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In the age of the Internet and “big data,” McGinnis argues that the bureaucratic, centralized state of the Progressive Era is passé.
From Eberstadt's perspective, entitlements create not only an enormous fiscal challenge but also a culture of dependency that undermines the foundations of the American ethos of enterprise.
Even those who do not share Lust basically conservative outlook on many fertility and family policy issues will find this a stimulating and enlightening read.
Noah's excellent guide to the emerging center-left economic policy consensus is likely to inform Democratic Party thinking and policymaking for some time to come.
In this uneven but often very lively book, Flynn and Griffin demonstrate why it is important to write about U.S. history in a global context -- and why it is difficult to do so well. Some of Flynn and Griffin’s judgments seem forced, but their central contention is certainly sound: Washington’s embrace of constitutionalism and Napoleon’s turn to military despotism sprang not from any deep difference in their characters but from the political cultures that surrounded them and the differing sets of circumstances they faced.
Zingales is an entertaining and helpful guide to the story of how the U.S. government’s bailouts of Wall Street firms triggered populist resistance on both the left and the right of the U.S. political spectrum. This is an important and engaging look at some of the most consequential issues facing the United States today.
Reynolds’ core argument seems correct: social and technological changes are pushing higher education toward dramatic changes, including universities -- and individual professors -- offering classes over the Internet. Smart academics will begin to prepare now for this transformation.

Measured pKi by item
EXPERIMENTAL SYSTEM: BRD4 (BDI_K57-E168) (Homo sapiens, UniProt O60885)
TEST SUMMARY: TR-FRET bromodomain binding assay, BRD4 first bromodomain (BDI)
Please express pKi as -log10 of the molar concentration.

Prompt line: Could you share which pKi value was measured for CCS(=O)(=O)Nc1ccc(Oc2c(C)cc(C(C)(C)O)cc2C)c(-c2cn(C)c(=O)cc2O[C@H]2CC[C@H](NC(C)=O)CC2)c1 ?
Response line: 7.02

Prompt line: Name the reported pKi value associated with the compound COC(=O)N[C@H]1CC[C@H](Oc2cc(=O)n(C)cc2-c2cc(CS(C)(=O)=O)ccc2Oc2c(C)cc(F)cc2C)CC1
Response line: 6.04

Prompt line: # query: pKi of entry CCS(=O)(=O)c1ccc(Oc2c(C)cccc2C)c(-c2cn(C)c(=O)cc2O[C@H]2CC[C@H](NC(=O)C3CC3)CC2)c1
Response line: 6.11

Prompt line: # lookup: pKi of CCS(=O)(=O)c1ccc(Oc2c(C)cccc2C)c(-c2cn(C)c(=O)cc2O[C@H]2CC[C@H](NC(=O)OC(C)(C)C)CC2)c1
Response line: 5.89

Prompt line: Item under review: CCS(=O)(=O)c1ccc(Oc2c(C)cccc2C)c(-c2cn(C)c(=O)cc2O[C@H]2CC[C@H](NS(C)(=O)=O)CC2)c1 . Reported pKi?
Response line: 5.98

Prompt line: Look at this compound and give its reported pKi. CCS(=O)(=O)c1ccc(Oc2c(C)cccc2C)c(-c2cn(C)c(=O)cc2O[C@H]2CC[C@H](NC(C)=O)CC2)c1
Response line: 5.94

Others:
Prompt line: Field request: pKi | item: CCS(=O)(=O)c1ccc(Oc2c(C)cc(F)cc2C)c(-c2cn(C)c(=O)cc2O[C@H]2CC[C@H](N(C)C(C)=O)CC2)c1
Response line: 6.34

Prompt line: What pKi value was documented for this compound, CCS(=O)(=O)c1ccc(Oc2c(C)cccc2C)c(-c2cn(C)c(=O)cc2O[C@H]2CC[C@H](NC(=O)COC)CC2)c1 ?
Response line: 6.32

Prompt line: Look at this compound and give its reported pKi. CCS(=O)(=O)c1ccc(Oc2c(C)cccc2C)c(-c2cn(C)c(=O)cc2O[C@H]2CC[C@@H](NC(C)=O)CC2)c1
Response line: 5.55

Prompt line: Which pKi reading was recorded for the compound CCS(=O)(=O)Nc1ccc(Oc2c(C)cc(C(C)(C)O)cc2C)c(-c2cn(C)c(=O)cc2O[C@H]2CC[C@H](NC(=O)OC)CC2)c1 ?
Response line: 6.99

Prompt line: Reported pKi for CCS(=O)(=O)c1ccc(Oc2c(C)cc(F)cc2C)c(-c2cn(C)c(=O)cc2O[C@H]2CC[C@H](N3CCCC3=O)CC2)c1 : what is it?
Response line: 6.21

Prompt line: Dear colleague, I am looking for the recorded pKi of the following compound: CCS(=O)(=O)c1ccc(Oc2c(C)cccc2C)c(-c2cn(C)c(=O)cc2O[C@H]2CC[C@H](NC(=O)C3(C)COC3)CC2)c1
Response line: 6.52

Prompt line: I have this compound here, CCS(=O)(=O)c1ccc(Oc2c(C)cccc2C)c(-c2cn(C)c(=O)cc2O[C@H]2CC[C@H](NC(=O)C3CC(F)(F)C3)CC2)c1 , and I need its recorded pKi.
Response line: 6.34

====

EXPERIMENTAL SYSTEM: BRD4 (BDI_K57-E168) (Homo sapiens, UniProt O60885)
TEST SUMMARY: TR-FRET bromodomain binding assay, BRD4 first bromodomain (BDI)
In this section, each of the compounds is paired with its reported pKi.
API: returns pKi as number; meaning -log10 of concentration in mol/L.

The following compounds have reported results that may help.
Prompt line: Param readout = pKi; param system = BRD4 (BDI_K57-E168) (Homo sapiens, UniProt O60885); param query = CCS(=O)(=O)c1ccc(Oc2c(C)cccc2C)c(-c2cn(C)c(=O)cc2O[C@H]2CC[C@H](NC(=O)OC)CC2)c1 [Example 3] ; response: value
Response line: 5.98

In this brilliant new look at the destruction of slavery during the American Civil War, Oakes reveals how the U.S. abolitionist movement relied not only on high-minded moral suasion but also on the small-bore legalistic strategy of the Republican Party.
Frum’s polemics will not win many hearts and minds in the Tea Party, but his goal is less to win over his critics than to sound the alarm to a GOP establishment that, in his view, too readily gave the Tea Party kids the keys to the family car. As the party begins a reappraisal, the clear and coherent arguments in this passionately argued book will help shape the debate.
Organized philanthropy was one of the most distinctive features of American life in the twentieth century yet is rarely studied as such. That is the ambitious and important task Zunz set for himself in this substantive book.
Sanger is one of the leading national security reporters in the United States, and this astonishingly revealing insider’s account of the Obama administration’s foreign policy process is a triumph of the genre.
Wide ranging, deeply researched, and clearly expressed, Preston’s history of the influence of religion on U.S. foreign policy, from Colonial times through the Obama administration, is a landmark in the field of American foreign policy studies.